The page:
Here are the possible effects of a warming planet, from Peggy’s Cove to Banff National Park and all the way to the Okanagan Valley
When it comes to educating our country about climate change, scientists face a distinctly Canadian problem of scope: While most of us have a general understanding that the climate is changing, it’s is all too easy for a Yukoner to dismiss rising sea levels as someone else’s problem or a Torontonian to be completely apathetic to Arctic permafrost. “Many of the changes don’t have a direct, tangible connection to most people in Canada—they’ve probably never even seen permafrost—so it can be hard to appreciate its impact,” says Greg Flato, senior research scientist at Environment and Climate Change Canada (ECCC).
To conquer apathy in action, Canada’s Changing Climate Report, released by the government this spring, zoomed in on the speciﬁc effects of climate change in all corners of Canada. In each, they predicted two futures: One if we dramatically slash carbon emissions starting right now, and another if we do nothing. Scientists predict temperatures will rise 1.8 degrees in a low-emission scenario and 6.3 degrees in a high one. “Our choices now effect what our lives will look like at the end of the century,” Flato says. If we choose poorly, what might Canada look like in 2100? We imagined six famous Canadian landmarks in a much hotter future.
Fighting climate change may be cheaper and more beneficial than we think
In a cartoon that went viral before the Copenhagen climate summit in 2009, a conference presentation lists some of the side benefits of reducing greenhouse gas emissions, from cleaner air to green jobs, as a man in the audience asks: “What if it’s a big hoax and we create a better world for nothing?”
Ten years after U.S. cartoonist Joel Pett penned that cartoon, there is stronger scientific consensus than ever that climate change is real, and more and more evidence that fighting climate change has positive side effects or “co-benefits.”
Environmental researchers and policy advisers now say it’s crucial to take those into account when making decisions about climate change mitigation and adaptation.
Carbon pricing and the journey towards an ‘energy constrained world’
It’s not often that you see an oil executive and a climate change analyst nodding in agreement. But at last week’s Shell Energy Summit, climate researcher and author Mike Berners-Lee reached an agreement with Shell’s integrated gas and new energies director, Maarten Wetselaar, when they were each asked what the most significant step forward in the global fight against climate change would be.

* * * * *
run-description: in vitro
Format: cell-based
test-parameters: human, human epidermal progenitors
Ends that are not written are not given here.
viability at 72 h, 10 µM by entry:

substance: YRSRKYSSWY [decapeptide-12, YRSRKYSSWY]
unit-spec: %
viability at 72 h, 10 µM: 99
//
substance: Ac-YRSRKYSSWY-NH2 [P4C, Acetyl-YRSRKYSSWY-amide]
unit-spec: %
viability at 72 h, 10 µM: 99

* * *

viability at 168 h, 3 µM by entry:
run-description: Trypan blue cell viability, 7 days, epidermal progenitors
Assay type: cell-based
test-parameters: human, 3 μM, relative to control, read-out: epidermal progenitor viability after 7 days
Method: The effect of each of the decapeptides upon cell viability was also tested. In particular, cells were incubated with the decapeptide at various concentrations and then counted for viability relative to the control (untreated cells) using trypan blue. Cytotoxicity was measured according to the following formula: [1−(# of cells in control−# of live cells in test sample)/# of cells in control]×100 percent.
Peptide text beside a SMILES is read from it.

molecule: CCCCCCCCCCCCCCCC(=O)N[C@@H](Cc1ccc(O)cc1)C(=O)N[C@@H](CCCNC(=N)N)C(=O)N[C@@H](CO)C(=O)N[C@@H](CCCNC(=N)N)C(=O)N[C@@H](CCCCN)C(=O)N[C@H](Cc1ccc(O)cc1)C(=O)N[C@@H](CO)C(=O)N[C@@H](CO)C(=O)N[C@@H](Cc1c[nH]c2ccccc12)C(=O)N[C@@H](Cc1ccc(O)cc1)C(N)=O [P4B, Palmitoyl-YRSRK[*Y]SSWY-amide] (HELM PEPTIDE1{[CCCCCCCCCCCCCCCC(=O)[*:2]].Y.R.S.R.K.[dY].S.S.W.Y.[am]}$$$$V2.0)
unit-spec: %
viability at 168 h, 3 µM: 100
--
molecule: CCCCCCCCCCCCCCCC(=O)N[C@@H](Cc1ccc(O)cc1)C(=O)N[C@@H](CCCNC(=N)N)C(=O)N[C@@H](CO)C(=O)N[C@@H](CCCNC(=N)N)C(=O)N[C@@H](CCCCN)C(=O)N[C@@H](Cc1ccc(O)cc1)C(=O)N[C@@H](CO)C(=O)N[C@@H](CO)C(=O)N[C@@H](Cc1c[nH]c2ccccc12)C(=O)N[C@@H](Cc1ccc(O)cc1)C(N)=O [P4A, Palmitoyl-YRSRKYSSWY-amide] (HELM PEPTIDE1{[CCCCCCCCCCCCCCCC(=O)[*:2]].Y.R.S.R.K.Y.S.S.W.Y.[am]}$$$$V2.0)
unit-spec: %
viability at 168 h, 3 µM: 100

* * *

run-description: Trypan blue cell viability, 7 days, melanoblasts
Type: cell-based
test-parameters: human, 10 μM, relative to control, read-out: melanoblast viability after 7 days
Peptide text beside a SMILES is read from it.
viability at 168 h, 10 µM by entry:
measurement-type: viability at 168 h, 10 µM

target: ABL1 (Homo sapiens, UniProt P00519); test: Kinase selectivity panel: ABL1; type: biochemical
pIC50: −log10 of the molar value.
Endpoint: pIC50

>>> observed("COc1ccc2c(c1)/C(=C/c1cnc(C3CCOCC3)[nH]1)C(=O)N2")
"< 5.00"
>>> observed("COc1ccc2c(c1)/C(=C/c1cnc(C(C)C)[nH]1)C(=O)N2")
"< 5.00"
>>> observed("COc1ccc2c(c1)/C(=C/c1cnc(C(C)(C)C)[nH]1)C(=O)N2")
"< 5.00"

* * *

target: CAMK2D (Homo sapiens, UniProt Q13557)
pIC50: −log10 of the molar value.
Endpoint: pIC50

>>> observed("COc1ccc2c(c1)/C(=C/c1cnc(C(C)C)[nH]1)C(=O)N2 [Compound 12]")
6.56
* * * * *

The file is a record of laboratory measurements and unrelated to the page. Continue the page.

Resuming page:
Both, without missing a beat, replied “a price on carbon.”
But if a universal price on polluting externalities remains sensible in the eyes of a classical economist, politically, the practical question of how to engineer a price on carbon is trickier than ever. Only last month in Oregon, Republican senators sparked a democratic crisis when they fled the state to avoid having to vote on a carbon emissions bill they feared the Democrats would win. It looked as if advocates for carbon pricing were heading for victory, but then the GOP simply packed in the debate and headed for the state line.
Without a quorate assembly the bill — or any bill for that matter — could not be considered. Worse still for supporters of carbon pricing mechanisms, the gambit appears to have worked. The Republicans only resumed their seats in the State Senate after the bill was killed from the voting schedule.
The Oregon standoff is an extreme example, but it is part of a wider trend whereby carbon pricing routinely faces a fierce pushback from certain quarters. And yet, many businesses, including plenty of carbon-intensive firms, are reluctant to give up on a policy tool that could provide one of the most effective means of driving down emissions and mobilizing investment in clean infrastructure, especially when global emissions keep inching upwards.